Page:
Marketing Management in the World of High Tech & Innovation (MWHTI) is intended to
address some of the earlier outlined challenges and consequent marketing dynamics.
This course will focus on the application of basic business framework in the hi-tech context
while including those concepts unique to this world. It will build understanding on specifics of
high technology business and its difference from regular businesses. It will subsequently
introduce tools and techniques for more effectively developing strategic market models and
marketing plans for hi-tech products and services. The focus will be in guiding business persons
and marketers on how to adapt, modify and prioritize the basic tenets of marketing, while
incorporating the unique and specific hi-tech aspects.
Given the context, the course will not focus on some adjacent topics. Specifically, it will not
focus on (1) how to employ technology as a marketing tool (digital marketing), (2) identifying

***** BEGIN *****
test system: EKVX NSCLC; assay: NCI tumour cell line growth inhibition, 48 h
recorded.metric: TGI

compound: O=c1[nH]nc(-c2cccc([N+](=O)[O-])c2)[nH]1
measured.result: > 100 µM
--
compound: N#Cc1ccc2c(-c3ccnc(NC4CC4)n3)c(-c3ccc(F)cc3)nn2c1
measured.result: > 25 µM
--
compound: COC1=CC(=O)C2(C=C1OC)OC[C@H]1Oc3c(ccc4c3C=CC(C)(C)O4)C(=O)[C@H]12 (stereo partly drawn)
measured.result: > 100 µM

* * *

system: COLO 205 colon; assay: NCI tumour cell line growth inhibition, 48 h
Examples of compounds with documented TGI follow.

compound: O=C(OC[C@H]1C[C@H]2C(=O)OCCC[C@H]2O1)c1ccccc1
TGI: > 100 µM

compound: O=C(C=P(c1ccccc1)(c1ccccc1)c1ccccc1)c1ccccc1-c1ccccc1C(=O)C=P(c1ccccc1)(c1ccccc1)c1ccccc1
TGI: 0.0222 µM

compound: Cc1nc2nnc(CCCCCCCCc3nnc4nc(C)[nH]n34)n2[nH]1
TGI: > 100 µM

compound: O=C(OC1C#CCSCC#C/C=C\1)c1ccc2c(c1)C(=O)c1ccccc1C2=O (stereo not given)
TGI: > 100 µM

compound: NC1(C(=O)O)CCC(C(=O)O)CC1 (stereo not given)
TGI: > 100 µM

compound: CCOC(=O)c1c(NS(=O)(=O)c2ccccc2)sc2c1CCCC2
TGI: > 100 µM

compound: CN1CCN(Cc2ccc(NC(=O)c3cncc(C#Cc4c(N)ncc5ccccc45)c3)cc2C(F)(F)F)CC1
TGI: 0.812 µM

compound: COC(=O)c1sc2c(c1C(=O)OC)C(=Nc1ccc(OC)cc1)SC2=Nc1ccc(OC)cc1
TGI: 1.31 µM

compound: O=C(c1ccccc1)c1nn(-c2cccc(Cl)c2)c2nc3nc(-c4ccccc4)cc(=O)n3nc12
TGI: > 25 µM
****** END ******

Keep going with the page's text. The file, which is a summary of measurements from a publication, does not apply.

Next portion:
hot technologies of today or the future, (3) overall organizational technology strategy and (4)
organizational culture and climate in technology companies. Nonetheless, some of these
subjects will find mention or will appear in discussions, without being the key concern for the
sessions.
The course will attempt to explore a range and diversity of industries and contexts within hitech, but based on the available and published pedagogy, a significant focus will emerge on
information technology. However, given their specific characteristics these illustrations and
lessons will be very relevant to all new age businesses and industries and those that are now
emerging or just starting-up.
This course is intended for students preparing for a sustained career in the hi-tech industry or
for those planning to join start-ups or to become entrepreneurs. Students seeking roles in
sales, marketing and business or product development in hardware or software, newer &
emerging technologies, around the internet as well as in companies providing B2B or B2C
services & solutions will find the tenets of this course relevant for their career goals.

Course Text & Readings


The following book will serve as the primary text for the course: